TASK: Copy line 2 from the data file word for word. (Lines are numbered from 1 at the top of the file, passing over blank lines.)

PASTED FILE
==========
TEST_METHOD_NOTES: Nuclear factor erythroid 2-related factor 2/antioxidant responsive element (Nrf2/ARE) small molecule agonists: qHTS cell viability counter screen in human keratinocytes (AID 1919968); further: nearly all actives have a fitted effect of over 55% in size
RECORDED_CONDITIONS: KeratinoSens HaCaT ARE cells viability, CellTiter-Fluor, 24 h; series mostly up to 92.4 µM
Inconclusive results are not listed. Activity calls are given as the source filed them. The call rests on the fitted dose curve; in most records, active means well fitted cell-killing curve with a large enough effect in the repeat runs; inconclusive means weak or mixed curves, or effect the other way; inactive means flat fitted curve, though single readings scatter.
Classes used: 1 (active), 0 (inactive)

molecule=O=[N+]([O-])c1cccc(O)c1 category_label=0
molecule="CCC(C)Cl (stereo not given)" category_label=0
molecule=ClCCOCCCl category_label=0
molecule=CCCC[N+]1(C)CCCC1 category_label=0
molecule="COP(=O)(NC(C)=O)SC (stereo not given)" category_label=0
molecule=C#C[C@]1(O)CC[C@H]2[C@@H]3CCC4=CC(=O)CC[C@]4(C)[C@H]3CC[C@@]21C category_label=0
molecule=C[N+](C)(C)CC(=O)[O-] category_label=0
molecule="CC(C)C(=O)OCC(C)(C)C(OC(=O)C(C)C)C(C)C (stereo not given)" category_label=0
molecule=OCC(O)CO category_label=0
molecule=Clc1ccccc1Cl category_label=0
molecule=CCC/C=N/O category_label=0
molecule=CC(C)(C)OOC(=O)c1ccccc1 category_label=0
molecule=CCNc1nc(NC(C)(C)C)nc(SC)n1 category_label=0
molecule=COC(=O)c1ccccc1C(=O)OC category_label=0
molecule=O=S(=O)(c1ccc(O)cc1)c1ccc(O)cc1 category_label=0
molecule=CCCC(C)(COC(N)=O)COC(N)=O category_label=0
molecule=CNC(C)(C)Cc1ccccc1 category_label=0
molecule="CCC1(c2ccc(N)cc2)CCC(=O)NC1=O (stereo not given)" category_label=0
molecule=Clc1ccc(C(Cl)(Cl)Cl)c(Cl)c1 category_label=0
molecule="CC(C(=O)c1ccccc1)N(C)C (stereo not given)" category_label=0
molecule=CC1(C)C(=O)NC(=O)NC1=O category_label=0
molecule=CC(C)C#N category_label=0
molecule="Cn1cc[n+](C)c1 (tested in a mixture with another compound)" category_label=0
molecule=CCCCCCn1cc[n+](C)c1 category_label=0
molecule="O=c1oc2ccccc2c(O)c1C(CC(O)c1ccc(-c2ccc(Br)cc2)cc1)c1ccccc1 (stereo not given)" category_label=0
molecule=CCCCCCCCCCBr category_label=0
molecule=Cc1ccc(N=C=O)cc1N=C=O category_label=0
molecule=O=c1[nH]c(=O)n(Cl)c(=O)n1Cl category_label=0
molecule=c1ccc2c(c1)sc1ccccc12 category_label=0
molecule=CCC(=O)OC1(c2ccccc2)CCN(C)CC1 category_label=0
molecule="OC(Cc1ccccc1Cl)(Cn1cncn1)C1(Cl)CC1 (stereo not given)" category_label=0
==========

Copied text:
RECORDED_CONDITIONS: KeratinoSens HaCaT ARE cells viability, CellTiter-Fluor, 24 h; series mostly up to 92.4 µM